Category Archives: Personal Development

Postdoctoral Training – Efimov Lab

I feel privileged to have the opportunity to do my postdoctoral training under the guidance of Dr. Igor Efimov at the George Washington University (GWU), Washington DC. Dr. Efimov is a world renowned scientist in the field of cardiovascular science with nearly 200 publications. He is also the chair of the biomedical engineering department.

My research will primarily focus on cardiac arrhythmias with specific emphasis on high-definition conformal devices for treatment of atrial arrhythmias.

My postdoctoral training plan will focus on six main areas:

  • Independent Research: I will be continuing my scientific investigations in cardiac electrophysiology with specific emphasis ultra-low energy defibrillation research using transillumination optical mapping and high-definition conformal electronics technology.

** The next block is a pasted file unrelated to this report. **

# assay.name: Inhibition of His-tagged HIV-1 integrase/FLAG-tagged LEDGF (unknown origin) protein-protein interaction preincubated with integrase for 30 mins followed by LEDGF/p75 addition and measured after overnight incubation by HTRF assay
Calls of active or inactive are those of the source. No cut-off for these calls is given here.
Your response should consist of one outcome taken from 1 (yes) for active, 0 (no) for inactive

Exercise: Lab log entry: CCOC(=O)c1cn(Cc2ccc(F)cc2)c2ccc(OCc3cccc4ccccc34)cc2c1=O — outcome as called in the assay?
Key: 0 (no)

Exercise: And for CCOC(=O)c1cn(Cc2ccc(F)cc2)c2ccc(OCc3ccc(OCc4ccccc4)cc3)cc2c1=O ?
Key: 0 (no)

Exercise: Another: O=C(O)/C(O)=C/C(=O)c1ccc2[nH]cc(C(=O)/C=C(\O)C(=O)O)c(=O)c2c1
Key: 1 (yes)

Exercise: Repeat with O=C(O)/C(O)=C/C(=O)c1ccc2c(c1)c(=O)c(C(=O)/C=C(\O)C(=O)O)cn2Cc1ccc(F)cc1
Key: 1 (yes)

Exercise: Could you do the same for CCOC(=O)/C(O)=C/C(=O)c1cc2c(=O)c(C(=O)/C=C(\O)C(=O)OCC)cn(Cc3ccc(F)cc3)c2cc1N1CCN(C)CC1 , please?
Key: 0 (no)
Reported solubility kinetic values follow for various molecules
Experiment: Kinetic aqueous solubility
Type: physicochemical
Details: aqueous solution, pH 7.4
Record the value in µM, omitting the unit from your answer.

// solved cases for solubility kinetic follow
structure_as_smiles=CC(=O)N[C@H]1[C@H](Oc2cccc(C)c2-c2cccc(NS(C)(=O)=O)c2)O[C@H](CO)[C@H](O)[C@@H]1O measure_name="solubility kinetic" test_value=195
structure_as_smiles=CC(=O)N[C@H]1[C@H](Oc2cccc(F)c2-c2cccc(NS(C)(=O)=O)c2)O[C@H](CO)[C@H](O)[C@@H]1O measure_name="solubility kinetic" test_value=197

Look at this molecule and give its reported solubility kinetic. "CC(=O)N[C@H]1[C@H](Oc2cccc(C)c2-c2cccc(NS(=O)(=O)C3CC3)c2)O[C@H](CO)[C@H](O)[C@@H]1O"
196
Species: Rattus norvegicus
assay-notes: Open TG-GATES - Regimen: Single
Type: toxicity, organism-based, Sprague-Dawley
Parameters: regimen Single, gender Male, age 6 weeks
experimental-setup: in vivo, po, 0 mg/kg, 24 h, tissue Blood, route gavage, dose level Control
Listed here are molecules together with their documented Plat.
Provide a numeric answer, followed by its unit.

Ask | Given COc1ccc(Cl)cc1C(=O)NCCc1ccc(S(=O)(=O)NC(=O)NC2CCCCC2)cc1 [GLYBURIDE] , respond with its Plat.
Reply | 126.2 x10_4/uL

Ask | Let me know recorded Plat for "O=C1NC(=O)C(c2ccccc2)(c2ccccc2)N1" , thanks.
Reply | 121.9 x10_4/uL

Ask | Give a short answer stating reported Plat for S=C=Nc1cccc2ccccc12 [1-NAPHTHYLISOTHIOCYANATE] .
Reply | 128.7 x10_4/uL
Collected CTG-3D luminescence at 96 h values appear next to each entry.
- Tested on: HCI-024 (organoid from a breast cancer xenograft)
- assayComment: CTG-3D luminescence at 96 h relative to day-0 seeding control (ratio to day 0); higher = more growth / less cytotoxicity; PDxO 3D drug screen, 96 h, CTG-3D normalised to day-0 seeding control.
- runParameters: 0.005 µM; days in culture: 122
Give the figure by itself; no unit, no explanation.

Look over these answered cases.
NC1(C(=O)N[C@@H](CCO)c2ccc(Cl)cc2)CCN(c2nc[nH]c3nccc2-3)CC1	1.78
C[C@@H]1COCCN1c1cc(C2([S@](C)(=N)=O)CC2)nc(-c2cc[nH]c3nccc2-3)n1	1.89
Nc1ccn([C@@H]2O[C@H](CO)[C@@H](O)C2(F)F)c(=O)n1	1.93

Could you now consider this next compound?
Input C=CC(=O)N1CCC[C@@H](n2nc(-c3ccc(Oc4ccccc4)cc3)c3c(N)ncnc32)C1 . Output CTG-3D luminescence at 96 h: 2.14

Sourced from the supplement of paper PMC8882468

• Grant Writing: I will get training in grant writing and submission. Extramural funding is the life blood of all research and a key requirement to building a successful career in the academia. The training will entail writing and submitting grant applications to NIH, AHA etc.,
  • Education & Teaching: Part of my post-doctoral training will also focus on expanding my knowledge base in areas beyond cardiac electrophysiology and exploring opportunities to learn new technologies (e.g. 3D modeling & printing, Optogenetics etc.,)
  • Professional Networking: This is a key element in the training plan to become an independent investigator. As such, I will have opportunities to explore research collaborations and cultivating professional relationships.